2. Data

The rapid advance in telescopes and detectors has led to a significant data explosion in modern astronomy. New technologies help us accelerate information acquisition from the huge datasets. Several studies have focused on developing classifiers, and they have proved that spectral-based methods are more reliable than those only based on photometric data (Bai et al. 2018; Ball et al. 2006).

2.1. J-PLUS

J-PLUS2 is being conducted from the Observatorio Astrofísico de Javalambre (OAJ, Teruel, Spain; Cenarro et al. 2014) using the 83 cm JAST80 and T80Cam, a panoramic camera of 9.2k × 9.2k pixels that provides a 2 deg2 field of view (FoV) with a pixel scale of 0.55 arcsec pix−1 (Marín-Franch et al. 2015). The J-PLUS filter system is composed of 12 passbands, including five broad and seven medium bands from 3000 to 9000 Å. The J-PLUS observational strategy, image reduction, and main scientific goals are presented in Cenarro et al. (2019). J-PLUS DR1 covers a sky area of 1022 deg2, and the limiting magnitudes are in the range 21−22. For different kinds of objects, the magnitudes of these 12 bands exhibit different distributions3, and such a difference gives us a theoretical foundation for object classification.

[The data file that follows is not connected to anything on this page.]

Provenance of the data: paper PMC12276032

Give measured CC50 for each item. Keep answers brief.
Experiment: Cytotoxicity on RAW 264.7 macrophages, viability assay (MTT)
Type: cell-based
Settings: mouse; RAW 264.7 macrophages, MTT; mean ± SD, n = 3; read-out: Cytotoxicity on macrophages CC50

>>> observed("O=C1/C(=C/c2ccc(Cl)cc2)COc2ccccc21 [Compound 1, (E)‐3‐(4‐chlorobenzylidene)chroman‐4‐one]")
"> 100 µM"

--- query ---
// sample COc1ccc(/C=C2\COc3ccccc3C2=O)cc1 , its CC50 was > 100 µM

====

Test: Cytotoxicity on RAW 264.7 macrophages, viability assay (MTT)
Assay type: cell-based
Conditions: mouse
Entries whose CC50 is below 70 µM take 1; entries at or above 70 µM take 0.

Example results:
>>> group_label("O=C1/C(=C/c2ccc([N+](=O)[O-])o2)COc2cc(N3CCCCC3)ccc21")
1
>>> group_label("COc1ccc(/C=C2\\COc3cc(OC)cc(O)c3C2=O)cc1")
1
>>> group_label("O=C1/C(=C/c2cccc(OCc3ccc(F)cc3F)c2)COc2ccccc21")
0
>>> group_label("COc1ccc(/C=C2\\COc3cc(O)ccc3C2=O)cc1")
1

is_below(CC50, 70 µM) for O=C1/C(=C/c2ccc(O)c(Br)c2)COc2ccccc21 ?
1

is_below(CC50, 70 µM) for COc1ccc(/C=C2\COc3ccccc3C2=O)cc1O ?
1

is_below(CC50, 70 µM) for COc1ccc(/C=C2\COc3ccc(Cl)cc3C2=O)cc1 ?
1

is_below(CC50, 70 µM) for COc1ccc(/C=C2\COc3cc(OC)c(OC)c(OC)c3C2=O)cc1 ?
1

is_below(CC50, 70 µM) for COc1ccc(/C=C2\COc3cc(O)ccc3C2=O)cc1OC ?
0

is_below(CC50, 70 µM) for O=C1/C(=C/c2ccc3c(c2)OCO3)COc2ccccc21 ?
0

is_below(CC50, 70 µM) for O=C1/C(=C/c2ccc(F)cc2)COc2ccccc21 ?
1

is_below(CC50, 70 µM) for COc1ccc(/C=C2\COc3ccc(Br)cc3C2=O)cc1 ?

Compared to other catalogs, the J-PLUS catalog is an ideal data set for classification owing to its characteristic of both large amounts and multiple wavebands. Multiple bands could provide more information for a single object. In machine learning, these 12-band magnitudes lead to a more expanding training instance space and a smoother training structure. We adopted the 12 band magnitudes as training features, which are u, J0378, J0395, J0410, J0430, g, J0515, r, J0660, i, J0861, and z. We name them mag1 through to mag12.